We’re barely into the new school year and already I’ve failed spectacularly. It seems I’m a poor tool when it comes to providing the proper balance of parental guidance and just enough of the laissez-faire approach to encourage independent thinking—followed shortly thereafter by independent action.
It all became so painfully clear last week as I attempted to help Thing One and Thing Two tackle a multifaceted fifth grade math project—one that would likely involve and/or require a fair amount of fact-gathering, a smattering of organizational skill and, quite possibly, some flexible wire and a shoebox. And although I found the aforementioned assignment wholly intriguing (not to mention, decidedly fun), a tiny voice inside me screamed because I know myself all too well.
After decades at the helm (overseeing a plethora of term papers and some of the most endearing dioramas on the planet), I recognize how completely unhinged I become when commissioned as the Grand Taskmaster of individuals who are patently unaffected and/or oblivious to the sense of urgency I feel and the palpable wave of panic that consumes me upon learning that THIS hideously large nugget of whateverness has to be done by THAT rapidly approaching due date. Or at least such directives seem like entirely unmanageable edicts.
In truth, the volume of work (and corresponding time frame for completion) is perfectly reasonable—or so my rational-minded husband assures me. However my brood’s collective indifference, evidenced by their vacant stares and an unconcerned blink now and again, fairly exasperates me. And no amount of flailing my arms, shrieking like a banshee or pointing animatedly at the calendar upon our refrigerator makes any difference.
Predictably, the abovementioned math assignment was met with a similar sort of blitheness. “It’s no biggie, Mom. We have it all under control.” If nothing else, it felt familiar. However, the assignment at hand was far more complex than it appeared at first blush. In addition to several exercises that would cleverly test one’s mastery of place value, it posed a unique question: “If you had one million dollars to spend, what would you buy?” encouraging students to explore the possibility (ostensibly, the good fortune) of having an obscene quantity of cash to expend and/or fritter away.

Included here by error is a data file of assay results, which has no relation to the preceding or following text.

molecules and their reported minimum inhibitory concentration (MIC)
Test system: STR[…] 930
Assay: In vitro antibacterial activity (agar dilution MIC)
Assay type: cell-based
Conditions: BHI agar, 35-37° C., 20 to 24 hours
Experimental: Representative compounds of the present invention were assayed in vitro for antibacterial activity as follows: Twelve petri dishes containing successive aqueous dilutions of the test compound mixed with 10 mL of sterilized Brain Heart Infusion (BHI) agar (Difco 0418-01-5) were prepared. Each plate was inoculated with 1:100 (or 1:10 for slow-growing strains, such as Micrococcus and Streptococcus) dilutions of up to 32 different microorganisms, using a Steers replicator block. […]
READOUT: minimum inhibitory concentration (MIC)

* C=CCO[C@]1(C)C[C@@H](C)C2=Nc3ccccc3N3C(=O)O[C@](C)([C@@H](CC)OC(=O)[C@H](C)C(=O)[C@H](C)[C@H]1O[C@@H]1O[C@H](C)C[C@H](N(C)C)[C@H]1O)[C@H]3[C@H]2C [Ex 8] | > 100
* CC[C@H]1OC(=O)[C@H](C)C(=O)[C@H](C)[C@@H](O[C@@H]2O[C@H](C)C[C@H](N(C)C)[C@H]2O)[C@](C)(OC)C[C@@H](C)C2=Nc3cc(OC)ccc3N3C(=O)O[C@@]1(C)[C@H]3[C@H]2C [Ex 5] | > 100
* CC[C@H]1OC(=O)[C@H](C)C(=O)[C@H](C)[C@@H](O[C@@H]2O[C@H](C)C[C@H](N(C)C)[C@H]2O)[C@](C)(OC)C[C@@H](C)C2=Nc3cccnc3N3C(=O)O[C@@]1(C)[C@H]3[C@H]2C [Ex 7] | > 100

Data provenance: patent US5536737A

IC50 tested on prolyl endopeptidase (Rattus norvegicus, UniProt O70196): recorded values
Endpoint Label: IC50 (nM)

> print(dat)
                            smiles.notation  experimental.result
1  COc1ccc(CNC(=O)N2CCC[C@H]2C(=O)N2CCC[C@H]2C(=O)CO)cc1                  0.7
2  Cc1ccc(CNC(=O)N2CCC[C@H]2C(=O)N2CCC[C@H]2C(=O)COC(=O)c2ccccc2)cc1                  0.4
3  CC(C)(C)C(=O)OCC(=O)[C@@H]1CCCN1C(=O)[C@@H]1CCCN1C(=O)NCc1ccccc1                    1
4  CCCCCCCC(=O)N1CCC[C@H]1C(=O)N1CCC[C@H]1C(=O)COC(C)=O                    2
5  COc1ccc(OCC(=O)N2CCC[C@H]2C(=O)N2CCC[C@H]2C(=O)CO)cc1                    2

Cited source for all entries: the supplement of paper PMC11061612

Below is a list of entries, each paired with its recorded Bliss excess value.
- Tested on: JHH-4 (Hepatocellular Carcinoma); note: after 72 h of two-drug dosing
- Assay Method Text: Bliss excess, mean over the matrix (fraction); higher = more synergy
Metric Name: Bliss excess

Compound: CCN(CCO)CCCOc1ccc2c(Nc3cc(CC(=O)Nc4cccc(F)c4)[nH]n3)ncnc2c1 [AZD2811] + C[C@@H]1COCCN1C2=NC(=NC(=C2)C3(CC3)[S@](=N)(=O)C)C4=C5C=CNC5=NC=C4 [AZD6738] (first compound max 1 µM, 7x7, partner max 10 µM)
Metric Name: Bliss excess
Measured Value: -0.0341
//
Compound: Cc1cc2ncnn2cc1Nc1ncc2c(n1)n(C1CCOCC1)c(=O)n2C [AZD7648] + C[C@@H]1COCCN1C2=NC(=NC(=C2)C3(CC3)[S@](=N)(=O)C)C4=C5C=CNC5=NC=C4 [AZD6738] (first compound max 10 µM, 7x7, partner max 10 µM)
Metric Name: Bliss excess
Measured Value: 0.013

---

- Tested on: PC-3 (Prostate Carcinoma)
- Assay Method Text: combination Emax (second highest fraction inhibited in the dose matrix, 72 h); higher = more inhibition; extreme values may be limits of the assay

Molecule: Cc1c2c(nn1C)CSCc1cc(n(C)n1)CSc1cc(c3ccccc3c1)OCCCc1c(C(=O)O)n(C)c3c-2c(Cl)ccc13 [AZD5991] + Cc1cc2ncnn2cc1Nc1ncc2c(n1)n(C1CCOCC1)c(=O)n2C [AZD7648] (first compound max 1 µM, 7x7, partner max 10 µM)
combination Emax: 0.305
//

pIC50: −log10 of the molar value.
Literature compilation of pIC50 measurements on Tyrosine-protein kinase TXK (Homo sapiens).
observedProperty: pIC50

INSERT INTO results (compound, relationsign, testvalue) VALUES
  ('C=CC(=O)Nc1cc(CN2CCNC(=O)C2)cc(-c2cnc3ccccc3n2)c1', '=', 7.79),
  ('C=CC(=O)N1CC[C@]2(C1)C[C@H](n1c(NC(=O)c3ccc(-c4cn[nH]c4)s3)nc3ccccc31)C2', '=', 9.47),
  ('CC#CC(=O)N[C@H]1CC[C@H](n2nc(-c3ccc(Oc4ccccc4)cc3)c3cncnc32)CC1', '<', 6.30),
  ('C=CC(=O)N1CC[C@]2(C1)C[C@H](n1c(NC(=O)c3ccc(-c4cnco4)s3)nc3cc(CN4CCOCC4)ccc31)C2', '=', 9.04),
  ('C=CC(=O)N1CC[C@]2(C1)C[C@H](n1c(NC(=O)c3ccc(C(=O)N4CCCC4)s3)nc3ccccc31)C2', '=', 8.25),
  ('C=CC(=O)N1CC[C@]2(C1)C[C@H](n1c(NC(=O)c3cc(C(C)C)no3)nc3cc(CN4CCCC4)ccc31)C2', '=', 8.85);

To be fair, it was optional. Students could elect to address it if they felt so inclined. Or not. Naturally, my heathens jumped at the chance to compile a grand and glorious list of that which they’d snatch from store shelves immediately or sooner, no holds barred. “It’ll be a piece of cake, Mom. And FUN! Seriously, you worry too much.” So as I helped them choose which activities they’d prefer to complete, I echoed their enthusiasm and dove headlong into the endeavor, silencing the little voice that invited apprehension and doubt.
But as we began to explore (and painstakingly list) the items of their affection, we soon learned that a million dollars is a ridiculous—almost surreal—sum of money. Granted, we could have simply “bought” a baseball team, a van Gogh masterpiece or a tropical island. But thankfully, and in the true spirit of educational merit, my charges didn’t think of that. Instead, they chose immaculate houses, luxurious cars and outrageously expensive whateverness with which to equip their dream homes. Their lists grew and grew, filling each page to its very borders, capturing the fanciful essence of “what if” indescribably well.
Curiously, and perhaps refreshingly, they began to question not only the incalculable nature of such a sum, but also the frivolity of their desires. The word charity was discussed at length, as was the practicality of adopting eleventy-seven pets from the SPCA. There was even talk of scrapping the whole thing (Oy!) and starting over with a more altruistic mindset.
In the end, the assignment breached the bounds of difficulty, perhaps by design; but it made us all a little wiser in the process—leaving me with the hope that I might not have failed as spectacularly as I once thought.
Planet Mom: It’s where I live (probably wrestling with someone’s 5th grade math). Visit me there at www.facebook.com/NotesfromPlanetMom.
Copyright 2011 Melinda L. Wentzel